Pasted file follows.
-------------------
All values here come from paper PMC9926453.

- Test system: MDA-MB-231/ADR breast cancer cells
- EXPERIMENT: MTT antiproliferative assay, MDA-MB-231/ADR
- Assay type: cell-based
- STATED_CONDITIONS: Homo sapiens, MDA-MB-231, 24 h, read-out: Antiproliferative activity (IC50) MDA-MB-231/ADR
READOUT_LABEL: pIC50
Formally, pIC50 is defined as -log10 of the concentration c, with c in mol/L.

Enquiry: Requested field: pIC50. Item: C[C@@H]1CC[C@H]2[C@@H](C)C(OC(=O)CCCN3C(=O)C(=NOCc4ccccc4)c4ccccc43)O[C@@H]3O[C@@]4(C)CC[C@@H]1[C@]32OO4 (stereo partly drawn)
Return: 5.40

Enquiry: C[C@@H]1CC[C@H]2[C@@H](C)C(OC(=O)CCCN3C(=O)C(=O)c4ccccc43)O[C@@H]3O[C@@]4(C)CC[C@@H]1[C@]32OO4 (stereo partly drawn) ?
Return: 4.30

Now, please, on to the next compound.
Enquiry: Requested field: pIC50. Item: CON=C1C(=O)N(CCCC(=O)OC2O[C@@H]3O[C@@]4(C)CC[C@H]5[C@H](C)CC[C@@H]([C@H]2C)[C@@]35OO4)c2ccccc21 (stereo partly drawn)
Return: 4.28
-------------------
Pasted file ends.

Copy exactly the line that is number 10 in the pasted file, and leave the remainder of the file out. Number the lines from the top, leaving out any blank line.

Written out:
Enquiry: C[C@@H]1CC[C@H]2[C@@H](C)C(OC(=O)CCCN3C(=O)C(=O)c4ccccc43)O[C@@H]3O[C@@]4(C)CC[C@@H]1[C@]32OO4 (stereo partly drawn) ?